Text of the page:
Cambodia: Investigate Politician In Hit-and-Run Death

(New York) – Political considerations should not be allowed to obstruct a full investigation and possible prosecution of a senior ruling party politician by Cambodian authorities in connection with a fatal hit-and-run traffic accident.

On the morning of November 22, 2013, a Lexus sports utility vehicle carrying Cheam Yeap, a Cambodian People’s Party (CPP) member of the National Assembly, and driven by his bodyguard collided head-on with a motorbike on a national highway in Kien Svay district of Kandal province. The driver of the motorbike, Pin Sophea, died while her husband,Moeun Tha, sitting behind her, was seriously injured.

Witnesses quoted in news reports said that the Lexus dragged the motorbike for approximately 50 meters before driving on without stopping, leaving the injured couple behind and heading off at high speed towards the Cambodian capital, Phnom Penh. The two victims lay on the roadside for 30 minutes before medical assistance arrived. Pin Sophea died the next day in the hospital of head trauma. It is unclear whether she would have survived if Cheam Yeap had transported her to the nearest hospital.

“The wealthy and powerful in Cambodia have a long history of involvement in hit-and-runs of local people on the country’s highways, fueling public anger,” said Brad Adams, Asia director at Human Rights Watch. “The authorities should enforce the law instead of protecting senior CPP politicians. Donors should tell the government that it should not pervert the law to protect a party official.”

Cheam Yeap’s lawyer has asserted that his vehicle did not stop and therefore did not provide assistance because he feared that because he was a CPP official, he would be at great risk of violent attack by the local population, even though he was not at fault, and that his flight was therefore not in order to evade any of his legal responsibilities. However, the lawyer has not publicly provided evidence that Cheam Yeap would have been at risk. The lawyer said that Cheam Yeap was asleep at the time of the collision, and that after awakening, telephoned the lawyer to tell him what had happened, after which the lawyer contacted the competent authorities to report. Ear Chariya, the road safety program manager at Handicap International, told the media that “while many drivers in Cambodia fear being attacked by angry witnesses in the wake of a crash, only those who attempt to flee the scene are generally at risk of mob violence.”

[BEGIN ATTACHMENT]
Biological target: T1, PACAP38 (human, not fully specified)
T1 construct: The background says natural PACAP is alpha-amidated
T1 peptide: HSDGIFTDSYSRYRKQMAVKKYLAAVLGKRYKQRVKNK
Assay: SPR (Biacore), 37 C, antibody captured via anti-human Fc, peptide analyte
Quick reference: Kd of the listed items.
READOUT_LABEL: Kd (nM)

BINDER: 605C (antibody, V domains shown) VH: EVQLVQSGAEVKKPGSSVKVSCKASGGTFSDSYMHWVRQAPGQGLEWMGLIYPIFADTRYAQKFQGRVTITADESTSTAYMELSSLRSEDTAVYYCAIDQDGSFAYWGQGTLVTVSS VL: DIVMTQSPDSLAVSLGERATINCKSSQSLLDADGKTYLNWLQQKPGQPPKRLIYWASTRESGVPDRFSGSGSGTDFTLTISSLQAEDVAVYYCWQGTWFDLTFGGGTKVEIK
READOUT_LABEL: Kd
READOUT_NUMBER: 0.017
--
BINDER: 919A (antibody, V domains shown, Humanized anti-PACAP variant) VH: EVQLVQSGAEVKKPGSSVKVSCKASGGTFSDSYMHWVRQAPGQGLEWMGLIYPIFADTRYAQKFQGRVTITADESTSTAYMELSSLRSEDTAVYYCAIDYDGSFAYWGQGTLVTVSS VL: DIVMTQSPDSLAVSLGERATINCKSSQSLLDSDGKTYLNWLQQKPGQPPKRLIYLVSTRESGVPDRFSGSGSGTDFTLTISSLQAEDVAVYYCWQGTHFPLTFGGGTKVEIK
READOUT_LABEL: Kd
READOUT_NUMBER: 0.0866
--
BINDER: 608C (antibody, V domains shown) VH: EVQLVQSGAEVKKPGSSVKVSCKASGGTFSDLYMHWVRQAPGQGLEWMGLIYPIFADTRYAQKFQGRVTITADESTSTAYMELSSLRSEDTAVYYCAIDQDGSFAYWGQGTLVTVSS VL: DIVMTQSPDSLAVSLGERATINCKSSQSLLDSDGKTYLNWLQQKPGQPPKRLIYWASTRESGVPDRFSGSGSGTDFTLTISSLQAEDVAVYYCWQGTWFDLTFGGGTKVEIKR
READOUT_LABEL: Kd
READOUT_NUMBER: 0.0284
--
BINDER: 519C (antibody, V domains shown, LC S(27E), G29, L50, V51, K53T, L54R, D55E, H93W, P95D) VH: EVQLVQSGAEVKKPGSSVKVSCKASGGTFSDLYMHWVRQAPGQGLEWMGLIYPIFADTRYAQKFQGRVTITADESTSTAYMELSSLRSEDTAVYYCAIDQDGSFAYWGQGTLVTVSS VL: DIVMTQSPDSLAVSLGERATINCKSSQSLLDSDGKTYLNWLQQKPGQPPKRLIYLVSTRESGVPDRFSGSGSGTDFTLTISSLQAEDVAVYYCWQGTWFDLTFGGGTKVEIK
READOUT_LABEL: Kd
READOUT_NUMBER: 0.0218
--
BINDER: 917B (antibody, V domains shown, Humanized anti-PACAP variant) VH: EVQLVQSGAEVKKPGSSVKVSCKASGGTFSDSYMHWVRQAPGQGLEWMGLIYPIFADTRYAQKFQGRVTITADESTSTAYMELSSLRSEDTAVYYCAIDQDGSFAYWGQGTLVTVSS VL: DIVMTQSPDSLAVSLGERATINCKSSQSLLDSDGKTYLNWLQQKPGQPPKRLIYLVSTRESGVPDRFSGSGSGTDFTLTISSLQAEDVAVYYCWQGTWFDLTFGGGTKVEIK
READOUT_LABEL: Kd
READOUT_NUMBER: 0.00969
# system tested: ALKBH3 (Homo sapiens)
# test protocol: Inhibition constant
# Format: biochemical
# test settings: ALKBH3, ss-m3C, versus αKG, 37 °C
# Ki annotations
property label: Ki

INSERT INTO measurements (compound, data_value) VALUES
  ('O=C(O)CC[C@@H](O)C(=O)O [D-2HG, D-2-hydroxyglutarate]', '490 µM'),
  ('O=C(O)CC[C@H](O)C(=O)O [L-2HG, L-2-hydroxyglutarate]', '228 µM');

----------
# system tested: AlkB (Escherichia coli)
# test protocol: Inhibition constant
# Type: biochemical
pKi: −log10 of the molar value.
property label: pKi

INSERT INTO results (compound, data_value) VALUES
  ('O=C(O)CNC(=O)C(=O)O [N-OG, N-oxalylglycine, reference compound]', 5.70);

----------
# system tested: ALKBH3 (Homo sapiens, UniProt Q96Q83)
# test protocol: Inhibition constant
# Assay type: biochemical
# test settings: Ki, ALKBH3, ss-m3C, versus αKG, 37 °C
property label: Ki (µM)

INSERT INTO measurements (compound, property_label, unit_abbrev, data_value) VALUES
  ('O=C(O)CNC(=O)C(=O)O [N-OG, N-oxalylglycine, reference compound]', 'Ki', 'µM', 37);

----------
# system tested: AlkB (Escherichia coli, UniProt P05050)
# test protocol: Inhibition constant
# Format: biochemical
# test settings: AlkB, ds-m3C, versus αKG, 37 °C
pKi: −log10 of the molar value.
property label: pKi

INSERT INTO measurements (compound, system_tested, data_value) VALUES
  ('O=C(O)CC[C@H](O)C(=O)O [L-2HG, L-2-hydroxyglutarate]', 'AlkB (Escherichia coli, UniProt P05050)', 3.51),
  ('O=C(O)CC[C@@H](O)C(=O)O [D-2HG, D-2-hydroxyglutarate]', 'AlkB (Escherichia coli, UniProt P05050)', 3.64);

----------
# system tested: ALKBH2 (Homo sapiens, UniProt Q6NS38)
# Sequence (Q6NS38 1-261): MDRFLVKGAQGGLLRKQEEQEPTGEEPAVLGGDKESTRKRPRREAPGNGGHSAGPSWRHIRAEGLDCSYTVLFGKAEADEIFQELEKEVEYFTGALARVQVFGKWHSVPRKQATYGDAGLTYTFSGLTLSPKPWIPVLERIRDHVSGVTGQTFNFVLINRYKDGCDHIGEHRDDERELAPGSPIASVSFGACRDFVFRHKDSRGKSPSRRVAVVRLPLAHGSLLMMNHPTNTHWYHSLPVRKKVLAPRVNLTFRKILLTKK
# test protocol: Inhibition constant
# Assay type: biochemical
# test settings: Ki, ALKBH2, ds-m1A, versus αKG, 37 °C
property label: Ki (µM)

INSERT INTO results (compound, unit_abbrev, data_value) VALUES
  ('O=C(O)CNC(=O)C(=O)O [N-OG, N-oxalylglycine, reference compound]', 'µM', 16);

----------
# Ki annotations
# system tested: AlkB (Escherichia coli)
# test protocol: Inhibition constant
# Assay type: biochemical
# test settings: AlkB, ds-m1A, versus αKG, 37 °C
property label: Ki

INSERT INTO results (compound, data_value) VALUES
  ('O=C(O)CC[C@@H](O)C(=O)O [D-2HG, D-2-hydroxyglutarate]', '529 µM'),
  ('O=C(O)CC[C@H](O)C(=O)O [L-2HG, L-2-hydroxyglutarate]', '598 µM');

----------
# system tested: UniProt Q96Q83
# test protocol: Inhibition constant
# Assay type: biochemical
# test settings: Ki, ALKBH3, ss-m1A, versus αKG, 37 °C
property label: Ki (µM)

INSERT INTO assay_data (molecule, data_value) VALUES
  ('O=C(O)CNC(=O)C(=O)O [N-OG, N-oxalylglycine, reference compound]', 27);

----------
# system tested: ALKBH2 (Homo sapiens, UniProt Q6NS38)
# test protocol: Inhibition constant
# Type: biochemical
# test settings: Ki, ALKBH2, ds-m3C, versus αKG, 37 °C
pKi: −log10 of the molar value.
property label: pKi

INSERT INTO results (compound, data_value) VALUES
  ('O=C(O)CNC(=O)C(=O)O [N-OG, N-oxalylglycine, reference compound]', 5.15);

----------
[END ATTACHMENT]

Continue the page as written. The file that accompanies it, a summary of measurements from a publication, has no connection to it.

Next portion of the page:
Cheam Yeap paid funeral costs for the woman who died and medical fees for her husband, to whom he has also given financial compensation. This has resulted in a decision by the husband not to file a civil complaint against Cheam Yeap. However, this has no effect on his potential criminal liability, Human Rights Watch said.

“One reason the rule of law has not been established in Cambodia is that wealthy and powerful people often pay or threaten victims to keep quiet and not cooperate with criminal investigations,” Adams said.

The Kien Svay district police have put together a file on the incident for the Kandal provincial court for possible further criminal investigation. The provincial police also said they are investigating and will send the results to the provincial court, adding that the file “won’t be long.”

However, a senior Cambodian national judicial official, speaking confidentially, told Human Rights Watch that “there is no possibility” the Kandal court will seriously pursue a judicial inquiry, because like other public institutions in the province it acts under CPP instructions. The police are “just going through the motions to please public opinion,” this source stated. He added that it was particularly unlikely that a Kandal province investigating judge would ever issue an indictment or arrest warrant against Cheam Yeap.